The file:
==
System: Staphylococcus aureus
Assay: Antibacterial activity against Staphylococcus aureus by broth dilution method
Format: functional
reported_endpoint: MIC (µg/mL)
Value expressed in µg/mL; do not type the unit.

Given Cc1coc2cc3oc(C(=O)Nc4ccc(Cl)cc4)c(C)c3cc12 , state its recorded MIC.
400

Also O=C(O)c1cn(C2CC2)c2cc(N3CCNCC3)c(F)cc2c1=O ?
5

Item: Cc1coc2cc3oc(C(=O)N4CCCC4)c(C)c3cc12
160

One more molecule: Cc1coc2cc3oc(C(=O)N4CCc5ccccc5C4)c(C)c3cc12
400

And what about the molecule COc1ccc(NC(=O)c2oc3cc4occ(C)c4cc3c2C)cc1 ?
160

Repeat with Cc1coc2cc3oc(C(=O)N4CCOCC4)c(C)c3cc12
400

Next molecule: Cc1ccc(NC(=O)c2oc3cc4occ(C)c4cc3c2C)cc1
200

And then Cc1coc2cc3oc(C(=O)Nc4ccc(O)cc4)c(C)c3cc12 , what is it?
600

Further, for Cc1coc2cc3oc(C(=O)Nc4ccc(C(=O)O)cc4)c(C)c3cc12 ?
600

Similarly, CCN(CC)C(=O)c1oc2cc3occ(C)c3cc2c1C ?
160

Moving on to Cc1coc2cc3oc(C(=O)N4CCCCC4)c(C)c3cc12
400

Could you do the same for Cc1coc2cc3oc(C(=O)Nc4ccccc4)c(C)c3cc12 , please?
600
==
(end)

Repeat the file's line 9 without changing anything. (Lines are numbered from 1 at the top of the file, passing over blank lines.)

5